One of the sessions at our seminar on Mental Health and the Believer addressed the need to deal with emotional damage from our past in order to enjoy full mental health. Emotional pain needs to be identified and addressed properly through true biblical forgiveness in order to be released from it to move on to healing.
We also looked at the need to identify our learned self-protection and coping strategies that build walls around our soul to protect us from the pain of emotional damage. The problem with these walls is that they stifle proper emotional expression and end up damaging us further instead of protecting us as we had expected.
Emotions reflect what we really believe
They are a revelation of our deepest inner being, self-disclosure that leaves us vulnerable to rejection and further hurt BUT also make it possible to connect with others at the deepest of levels. The following three questions were the discussion questions for this session. Please feel free to add your comments to any or all of these questions.
What importance should we give to emotions in our discussion on Mental Health and the Believer?
Emotions play a very important role in our mental health. Sometimes Mental Health and Emotional Health are used interchangeably. Emotions are closely related to our deep inner perception of truth and reality and therefore can be of great help in leading us to the real inner cause of problems. Emotions are more than just “gauges”, they also are powerful motivators in the choices that we make. Joy gives energy while despair drains energy.
How can our fear of emotional expression add to the burden of those suffering from mental illness?
Often we don’t clearly understand what is causing our emotions, we only know what we are feeling and our feelings are very real. Feelings should not be judged or criticized. Stifling our feelings eventually leads to losing a degree of contact with our own inner reality. I believe we are often emotionally numb because we do not allow ourselves to express our emotions in a healthy way.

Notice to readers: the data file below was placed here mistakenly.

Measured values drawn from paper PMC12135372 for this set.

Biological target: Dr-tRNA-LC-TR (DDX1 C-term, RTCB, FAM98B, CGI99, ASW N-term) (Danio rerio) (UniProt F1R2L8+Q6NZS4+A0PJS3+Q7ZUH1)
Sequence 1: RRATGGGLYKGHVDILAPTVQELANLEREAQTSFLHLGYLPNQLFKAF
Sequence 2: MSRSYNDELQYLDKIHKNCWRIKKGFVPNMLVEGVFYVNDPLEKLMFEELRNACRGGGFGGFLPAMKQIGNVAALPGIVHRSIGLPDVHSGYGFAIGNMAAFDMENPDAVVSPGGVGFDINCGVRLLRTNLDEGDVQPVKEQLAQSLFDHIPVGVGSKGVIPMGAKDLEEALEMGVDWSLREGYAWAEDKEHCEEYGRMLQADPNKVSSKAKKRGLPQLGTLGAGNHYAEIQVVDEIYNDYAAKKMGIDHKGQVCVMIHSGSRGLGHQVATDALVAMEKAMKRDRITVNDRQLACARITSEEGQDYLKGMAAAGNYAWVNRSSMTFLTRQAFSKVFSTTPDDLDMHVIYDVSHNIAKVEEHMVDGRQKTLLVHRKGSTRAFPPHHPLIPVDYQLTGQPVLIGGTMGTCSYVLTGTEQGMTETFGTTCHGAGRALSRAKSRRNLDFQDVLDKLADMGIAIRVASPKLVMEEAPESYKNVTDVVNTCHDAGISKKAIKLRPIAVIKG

A refusal to express our emotions is a form of hypocrisy and an implicit statement that the inner person is not to be displayed to others. Caring for someone with a stomach disturbance sometimes means that we need to do some messy cleanup as part of our care. Emotional disturbance may also lead to some messy soulish discharge at times.
We need to be able to deal with this with the same non-judgmental attitude. (For the sake of all involved we do prefer that both of these situations be dealt with out of the public eye as much as possible!)
How could a greater expression of emotion be helpful?
We can all be so emotionally guarded that we have no idea what other people around us are dealing with in their lives. No one else is talking about their emotional struggles so it becomes part of our non-verbal agreement that it is not acceptable to do so. We need to demonstrate that it is acceptable to express our emotions.
I know of no other healthy way to get people to trust you with their deep inner reality. It is also important that we model a healthy expression of emotions. We can express our emotions in a way that drives people away or in a manner that draws them toward us.
These are only a few thoughts on a vast subject. Once more I pray that these questions and comments will lead you in some healthy personal meditation and dialogue with others.